Before the details of our first non-medieval adventure, the cheeses of the week, this time collected by Mac at the market (bravo, Mac!). From the right we have a lovely, surprisingly creamy Comté, it starts out as a hard cheese and then just melts in your mouth; next, a good, strong Camembert; and lastly, lurking in the background to the left is the invasive, ever spreading Époisses, it's from Burgundy and wants you to know it's traveled far to come here - so love it! We love it.
Ok, I lied: it wasn't a totally non-medieval adventure day. Oliver said "I knew you couldn't quit any time you wanted!" (a phrase they've picked up from us and which we all love). Indeed, taking a slightly different route to Vannes, we could go through a small town named Guéhenno, whose cemetery houses a 16th-century Calvary. It was our first one (and we are ready to become serious Calvary pursuers) and it was incredible: all of the Stations of the Cross gathered in one composition that resembles a tableau vivant - all of the figures are mid-motion yet poised. I wish that I could show every detail: the terrific Christ on the Cross with Mary and John; the very energetic two thieves; the truly surprising sleeping Jesse at the foot of the cross; then, all of the main characters of the Passion cycle: down to Veronica holding her veil bearing the imprint of Christ's face. The column you're seeing in the foreground depicts all of the instruments of Christ's Passion (the Arma Christi: the nails, the hammer, the sponge of vinegar, the lance, etc.) all topped by Peter's rooster. The ensemble was heavily restored (it was destroyed in 1794, I have to think in the wake of the French Revolution) in the 19th century and some of the stylistic details are more 19th century than medieval, but the iconography and composition are there, and really provide a sense of the medieval theatricality of such a piece as this. So interesting that most of the crosses in the cemetery face the Calvary - a kind of dialogue.
Threading our way down to Vannes, we passed through a little town called St.-Jean-Brévelay. It doesn't show up in any guide books and there were no signs indicating anything, but is that a megalith I see nestled outside the crossing of the Church? I don't see people raising one in the Christian period; and the labor of moving those stones is extreme. So, could the church have been built around it? I'd certainly like to think so - how cool a decision would that be?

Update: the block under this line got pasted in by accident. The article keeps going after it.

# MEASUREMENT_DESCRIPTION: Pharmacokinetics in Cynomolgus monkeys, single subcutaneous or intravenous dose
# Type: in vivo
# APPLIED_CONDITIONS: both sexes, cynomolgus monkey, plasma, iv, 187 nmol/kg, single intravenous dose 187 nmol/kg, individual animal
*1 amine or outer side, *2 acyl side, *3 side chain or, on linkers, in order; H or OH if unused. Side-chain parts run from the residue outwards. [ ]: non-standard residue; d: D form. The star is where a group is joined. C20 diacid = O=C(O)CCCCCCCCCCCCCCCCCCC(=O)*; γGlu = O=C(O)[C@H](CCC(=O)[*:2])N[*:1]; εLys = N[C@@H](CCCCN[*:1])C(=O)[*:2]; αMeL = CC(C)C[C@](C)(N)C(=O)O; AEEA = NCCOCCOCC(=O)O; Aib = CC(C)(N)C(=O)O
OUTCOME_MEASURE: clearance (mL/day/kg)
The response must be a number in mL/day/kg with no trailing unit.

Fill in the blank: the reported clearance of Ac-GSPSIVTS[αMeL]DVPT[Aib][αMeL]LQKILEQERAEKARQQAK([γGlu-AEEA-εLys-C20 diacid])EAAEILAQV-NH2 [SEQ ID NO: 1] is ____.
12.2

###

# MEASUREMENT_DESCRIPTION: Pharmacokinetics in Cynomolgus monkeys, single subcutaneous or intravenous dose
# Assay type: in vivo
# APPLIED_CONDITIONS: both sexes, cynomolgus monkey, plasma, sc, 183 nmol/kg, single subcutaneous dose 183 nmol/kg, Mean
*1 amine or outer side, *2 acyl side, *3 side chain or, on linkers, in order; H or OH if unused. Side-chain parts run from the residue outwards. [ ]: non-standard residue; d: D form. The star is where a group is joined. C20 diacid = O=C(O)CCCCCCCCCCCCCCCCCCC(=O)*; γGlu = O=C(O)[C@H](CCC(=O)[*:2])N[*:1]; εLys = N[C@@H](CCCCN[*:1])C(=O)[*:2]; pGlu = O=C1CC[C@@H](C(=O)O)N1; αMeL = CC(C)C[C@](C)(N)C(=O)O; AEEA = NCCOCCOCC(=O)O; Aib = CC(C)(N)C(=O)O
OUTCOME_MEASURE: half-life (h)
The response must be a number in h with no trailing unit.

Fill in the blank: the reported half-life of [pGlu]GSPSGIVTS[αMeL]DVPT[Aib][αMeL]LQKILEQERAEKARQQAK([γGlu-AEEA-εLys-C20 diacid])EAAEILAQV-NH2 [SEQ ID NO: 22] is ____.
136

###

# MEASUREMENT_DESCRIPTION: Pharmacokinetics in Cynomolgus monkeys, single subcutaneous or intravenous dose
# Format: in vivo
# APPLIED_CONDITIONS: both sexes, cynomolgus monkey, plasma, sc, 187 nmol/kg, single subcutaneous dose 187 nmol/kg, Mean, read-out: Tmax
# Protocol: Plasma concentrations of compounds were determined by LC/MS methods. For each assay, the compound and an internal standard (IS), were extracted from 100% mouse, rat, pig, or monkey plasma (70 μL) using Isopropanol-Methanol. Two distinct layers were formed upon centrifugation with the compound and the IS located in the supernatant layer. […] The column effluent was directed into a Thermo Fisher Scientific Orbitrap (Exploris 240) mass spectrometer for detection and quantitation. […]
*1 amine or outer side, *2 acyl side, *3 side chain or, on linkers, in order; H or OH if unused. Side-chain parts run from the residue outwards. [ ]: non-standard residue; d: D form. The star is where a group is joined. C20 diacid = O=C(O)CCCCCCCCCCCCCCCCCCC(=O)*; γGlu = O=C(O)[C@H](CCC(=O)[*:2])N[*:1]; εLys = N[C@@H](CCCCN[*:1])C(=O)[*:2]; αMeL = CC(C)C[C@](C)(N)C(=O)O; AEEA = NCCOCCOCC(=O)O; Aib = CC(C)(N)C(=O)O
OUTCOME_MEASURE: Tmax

And so we made it to the Aquarium in Vannes! Skirted the old city (which I pined for just a little bit) and pressed onwards down down down towards the sea - really, here, an inlet called the Golfe du Morbihan. During the summer, the entire 2km stretch must be lined with people and ice cream vendors; for us, it was calm and grey and rainy: perfect. We had the place almost to ourselves, save a few other families and two older Dutch couples. The aquarium has these excellent little high chairs on wheels for little ones to sit in and be at eye-level with the exhibits. Eleanor lasted about 5 minutes in hers, but enjoyed every last one!
Iris did some talking with a fish - we love these guys with their enormous high foreheads and their teeny tiny mouths. Iris is convinced that she can telepathically communicate with fish - she says that when she thinks for them to swim up, they swim up; when down, down they go. Here she is, speaking their language.
Oliver was completely enthralled. He's been on a big ocean and pirate kick ever since we saw the port of Vannes last week-end (thus why we found ourselves watching Muppet Treasure Island last night), and so today was a total dream come true. His favorite French sealife word was "langoustine" - it is fun to say - try it! :-) They had all sorts of wonderful creatures here: jellyfish, turtles, exquisite tropical fish (one bunch with no eyes - they don't need them in the dark caves where they live!). And the tanks really were at kid level, so lots of interaction, talking, musing, and telepathic communication.
The most famous inhabitant of the Vannes Aquarium has to be this crocodile. Found in the sewers of Paris (yes!) in 1984, the crocodile comes from the Nile (but how?) and was brought to Vannes rather than killed. By keeping the temperature low, they were able to keep her (for she turned out to be a she) growth low - so now, this enormous beast is small by comparison with her compatriots. I wonder if the Paris sewer decorations give her a sense of home, or if she's just puzzled by it all. The best part? they named the crocodile "Eleanor." The Vannes crocodile is officially another namesake of Eleanor's (after Eleanor of Aquitaine and Eleanor Roosevelt) - especially when she's in a dangerous mood!
And really, what better way to end a splendid visit to the aquarium than with an ice cream in winter? Even in the dead of winter, you can get a coffee here - granted, it's from those instant cappucino machines, but it was worth it to drink that stuff just to remember the countless coffees drunk from those machines at the Bibliothèque Nationale! We headed on home with Eleanor cranky after falling asleep and waking up (Eleanor the Crocodile!) - she demanded that I sing her favorite song, but wouldn't tell me what it was. Imagine my surprise as I desperately scrolled through my kiddie songbook repertoire, and was praised by Eleanor for finally singing what she'd wanted me to sing: "The Oscar Mayer Bologna" song. !!!!!
I'd bought fish at the market this morning (my first time) and so we had it for dinner - a feast!
3 days ago